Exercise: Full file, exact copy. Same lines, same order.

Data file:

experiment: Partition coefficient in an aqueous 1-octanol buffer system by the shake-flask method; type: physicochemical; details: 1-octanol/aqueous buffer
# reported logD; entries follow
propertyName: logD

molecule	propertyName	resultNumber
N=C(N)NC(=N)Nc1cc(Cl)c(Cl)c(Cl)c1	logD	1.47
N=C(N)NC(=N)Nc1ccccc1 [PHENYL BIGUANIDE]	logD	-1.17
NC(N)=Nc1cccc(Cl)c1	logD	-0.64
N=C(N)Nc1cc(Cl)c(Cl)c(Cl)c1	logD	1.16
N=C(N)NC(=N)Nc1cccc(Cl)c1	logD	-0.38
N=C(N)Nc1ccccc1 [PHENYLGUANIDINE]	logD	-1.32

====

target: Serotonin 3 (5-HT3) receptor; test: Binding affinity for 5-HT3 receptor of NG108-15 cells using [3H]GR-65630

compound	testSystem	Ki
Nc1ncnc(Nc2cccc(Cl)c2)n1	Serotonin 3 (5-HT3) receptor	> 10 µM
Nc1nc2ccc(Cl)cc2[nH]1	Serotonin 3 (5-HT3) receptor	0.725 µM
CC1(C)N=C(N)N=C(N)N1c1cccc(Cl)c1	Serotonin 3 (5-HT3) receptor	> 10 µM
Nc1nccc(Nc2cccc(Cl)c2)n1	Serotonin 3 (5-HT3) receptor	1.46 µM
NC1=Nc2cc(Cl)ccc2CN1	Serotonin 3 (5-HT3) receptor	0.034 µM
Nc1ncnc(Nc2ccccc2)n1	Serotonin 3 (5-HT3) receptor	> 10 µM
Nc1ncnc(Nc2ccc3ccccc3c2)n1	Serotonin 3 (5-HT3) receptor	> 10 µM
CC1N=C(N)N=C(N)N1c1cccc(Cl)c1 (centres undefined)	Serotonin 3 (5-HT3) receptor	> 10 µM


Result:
experiment: Partition coefficient in an aqueous 1-octanol buffer system by the shake-flask method; type: physicochemical; details: 1-octanol/aqueous buffer
# reported logD; entries follow
propertyName: logD

molecule	propertyName	resultNumber
N=C(N)NC(=N)Nc1cc(Cl)c(Cl)c(Cl)c1	logD	1.47
N=C(N)NC(=N)Nc1ccccc1 [PHENYL BIGUANIDE]	logD	-1.17
NC(N)=Nc1cccc(Cl)c1	logD	-0.64
N=C(N)Nc1cc(Cl)c(Cl)c(Cl)c1	logD	1.16
N=C(N)NC(=N)Nc1cccc(Cl)c1	logD	-0.38
N=C(N)Nc1ccccc1 [PHENYLGUANIDINE]	logD	-1.32

====

target: Serotonin 3 (5-HT3) receptor; test: Binding affinity for 5-HT3 receptor of NG108-15 cells using [3H]GR-65630

compound	testSystem	Ki
Nc1ncnc(Nc2cccc(Cl)c2)n1	Serotonin 3 (5-HT3) receptor	> 10 µM
Nc1nc2ccc(Cl)cc2[nH]1	Serotonin 3 (5-HT3) receptor	0.725 µM
CC1(C)N=C(N)N=C(N)N1c1cccc(Cl)c1	Serotonin 3 (5-HT3) receptor	> 10 µM
Nc1nccc(Nc2cccc(Cl)c2)n1	Serotonin 3 (5-HT3) receptor	1.46 µM
NC1=Nc2cc(Cl)ccc2CN1	Serotonin 3 (5-HT3) receptor	0.034 µM
Nc1ncnc(Nc2ccccc2)n1	Serotonin 3 (5-HT3) receptor	> 10 µM
Nc1ncnc(Nc2ccc3ccccc3c2)n1	Serotonin 3 (5-HT3) receptor	> 10 µM
CC1N=C(N)N=C(N)N1c1cccc(Cl)c1 (centres undefined)	Serotonin 3 (5-HT3) receptor	> 10 µM